Scott Johnson is the proud owner of a 2009 Nissan Pathfinder. He purchased this vehicle brand new for a specific purpose – to tow his fishing boat to his lakefront property once a month. The trusty Nissan has performed this monthly towing task without a hiccup for years. This trip involves some rigorous mountain passes and a little off-road terrain to reach Scott’s favorite boat ramp.
The RE5R05A transmission has been reliable as a Swiss-made watch until one day the transmission started to act up; the vehicle lacked power and the transmission stopped shifting. Scott was uncertain of what was happening, so he stopped by a local transmission shop in the foothills of the nearest town.
Mike, a tech at the transmission shop, scanned the vehicle and a DTC U1000 was found in the TCM. According to the OE Nissan code information, this was some type of a CAN or Controller Area Network communication problem between the transmission control module and other computer systems on the truck (See figure 1).
Common causes for setting the U1000 on these vehicles are as follows:
- Poor harness ground connections;
- Controller Area Network (CAN) communication harness is open or shorted; and
- Faulty Engine Control Module (ECM).
Mike checked and tested all the grounds and connections no problems were discovered. Mike was a bit uncertain of the OE Nissan information as it referred to using the Nissan Consult Scan tool which his shop did not have. To play it safe and not to misdiagnose the truck the vehicle was brought to the local Nissan dealership for diagnosis. The recommendation was to install a new valve body and program it.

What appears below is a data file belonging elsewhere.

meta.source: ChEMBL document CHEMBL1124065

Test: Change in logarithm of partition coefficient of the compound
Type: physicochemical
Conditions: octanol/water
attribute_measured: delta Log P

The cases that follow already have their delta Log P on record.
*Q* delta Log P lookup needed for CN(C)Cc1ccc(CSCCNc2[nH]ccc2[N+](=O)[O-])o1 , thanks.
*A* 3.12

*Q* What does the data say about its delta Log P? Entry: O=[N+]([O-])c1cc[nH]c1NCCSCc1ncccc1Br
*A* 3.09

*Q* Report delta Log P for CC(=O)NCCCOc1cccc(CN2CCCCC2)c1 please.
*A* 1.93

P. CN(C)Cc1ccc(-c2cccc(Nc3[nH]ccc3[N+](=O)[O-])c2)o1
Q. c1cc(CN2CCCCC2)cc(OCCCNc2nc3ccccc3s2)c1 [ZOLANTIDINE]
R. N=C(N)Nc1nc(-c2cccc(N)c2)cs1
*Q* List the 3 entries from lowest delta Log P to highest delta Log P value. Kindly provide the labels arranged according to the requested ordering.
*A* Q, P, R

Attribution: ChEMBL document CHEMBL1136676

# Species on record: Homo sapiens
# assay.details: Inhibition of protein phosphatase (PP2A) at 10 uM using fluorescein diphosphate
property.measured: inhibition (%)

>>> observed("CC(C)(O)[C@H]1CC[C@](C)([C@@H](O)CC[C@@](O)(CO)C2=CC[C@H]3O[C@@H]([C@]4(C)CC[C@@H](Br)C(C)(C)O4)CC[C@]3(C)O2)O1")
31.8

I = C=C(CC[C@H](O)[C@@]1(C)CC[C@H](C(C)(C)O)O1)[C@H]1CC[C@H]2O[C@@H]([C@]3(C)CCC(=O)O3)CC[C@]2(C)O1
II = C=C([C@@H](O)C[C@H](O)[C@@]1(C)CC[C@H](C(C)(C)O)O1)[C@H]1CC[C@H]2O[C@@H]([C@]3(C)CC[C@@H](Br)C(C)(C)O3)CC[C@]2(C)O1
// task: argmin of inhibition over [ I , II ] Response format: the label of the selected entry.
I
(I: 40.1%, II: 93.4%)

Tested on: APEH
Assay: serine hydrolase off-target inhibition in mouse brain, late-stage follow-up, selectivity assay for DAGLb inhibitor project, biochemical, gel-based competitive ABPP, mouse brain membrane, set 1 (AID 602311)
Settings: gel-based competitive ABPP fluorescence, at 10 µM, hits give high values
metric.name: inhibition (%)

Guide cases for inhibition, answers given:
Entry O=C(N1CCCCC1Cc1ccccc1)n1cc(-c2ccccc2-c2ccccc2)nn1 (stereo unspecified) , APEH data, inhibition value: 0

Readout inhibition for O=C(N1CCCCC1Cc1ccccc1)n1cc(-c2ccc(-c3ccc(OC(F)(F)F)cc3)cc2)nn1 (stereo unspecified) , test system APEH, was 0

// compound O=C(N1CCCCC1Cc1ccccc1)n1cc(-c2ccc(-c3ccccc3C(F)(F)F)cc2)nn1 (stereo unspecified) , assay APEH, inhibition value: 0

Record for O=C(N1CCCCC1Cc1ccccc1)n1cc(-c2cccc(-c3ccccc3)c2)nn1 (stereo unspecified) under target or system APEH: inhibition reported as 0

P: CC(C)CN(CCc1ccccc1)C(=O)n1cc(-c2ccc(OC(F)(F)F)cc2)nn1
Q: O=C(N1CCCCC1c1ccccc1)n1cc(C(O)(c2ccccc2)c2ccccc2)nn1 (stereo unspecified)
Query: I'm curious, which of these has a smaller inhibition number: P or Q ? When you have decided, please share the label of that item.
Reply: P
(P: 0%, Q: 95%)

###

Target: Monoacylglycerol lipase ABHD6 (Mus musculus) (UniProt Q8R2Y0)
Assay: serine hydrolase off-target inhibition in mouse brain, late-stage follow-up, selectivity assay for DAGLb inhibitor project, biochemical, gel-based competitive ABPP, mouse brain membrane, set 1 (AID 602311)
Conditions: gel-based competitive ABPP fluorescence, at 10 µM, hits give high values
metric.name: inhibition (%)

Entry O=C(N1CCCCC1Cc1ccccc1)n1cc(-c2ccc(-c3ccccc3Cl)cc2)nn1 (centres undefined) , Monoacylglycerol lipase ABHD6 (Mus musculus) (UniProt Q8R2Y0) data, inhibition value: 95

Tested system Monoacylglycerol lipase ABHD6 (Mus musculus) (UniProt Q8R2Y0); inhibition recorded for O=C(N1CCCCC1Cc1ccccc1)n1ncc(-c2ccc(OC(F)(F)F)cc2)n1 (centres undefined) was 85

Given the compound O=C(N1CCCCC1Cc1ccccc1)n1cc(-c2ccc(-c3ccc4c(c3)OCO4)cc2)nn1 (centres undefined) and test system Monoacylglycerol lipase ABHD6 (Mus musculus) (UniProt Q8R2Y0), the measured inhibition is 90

The dealership installed the valve body and programmed it, all seemed to work fine so the vehicle was returned to the owner. A month goes by and the Nissan returns to the transmission shop with the same complaint, DTC U1000. During this go around, Mike spends some serious road test time behind the wheel with his scan tool. After hours of driving the following observations are made:
1. The code will not set if driven around town or on continuous freeway driving.
Mike asked Scott to hook up his boat and return so they can duplicate the road test together on the way to the lake.
2. The truck will only set the code with the boat in tow while traversing the mountainous pass at mile marker three.
This led Mike to one conclusion, it must be getting hot. The confusing part of this is there were no over-temp codes or warning lights on the dash indicating the transmission was running hot. Mike returned to the shop to pick up the infrared temperature gun and make another pass up the mountain.
A temperature check was made at the transmission oil pan before approaching the mountain pass, the temperature was at 185 degrees F. At mile marker three, the transmission goes into failsafe mode again. Mike quickly pulls over and measures the temperature, this time it was reading 220 degrees F. He cleared the code and let the truck run in Park for 10-minutes to allow it to cool down.
The truck was turned around and Mike headed back down the pass, the transmission performed flawlessly. Once at the bottom of the pass Mike turned around and made another trip back up. Like clockwork, the truck went into failsafe mode again after reaching mile marker three. It was suggested to install a temporary air-to-oil cooler to bypass the radiator and repeat the trip up the mountain pass. With the temporary oil cooler installed, the transmission never exceeded 198 degrees F operating temperature while pulling the boat even past mile marker three. The radiator was replaced which resolved the heating problem and DTC U1000.
The perplexing part of this problem is why was the DTC U1000 being set for an overheating condition. If we look at figure 2, this is the OE Nissan code list for this truck, there are no codes listed for an overheating condition. There are two temperature sensors in the RE5R05A transmission, one is for the transmission cooling system that is mounted on the valve body and the other is internal to the TCM, which is also mounted on the valve body (See figure 3). There is a code P1710 referring to an open or short circuit, high or low voltage regarding both temperature sensors, yet the P1710 does not refer to an over-temperature condition. The generic scan tool did not have data PIDS for temperature sensors 1 or 2.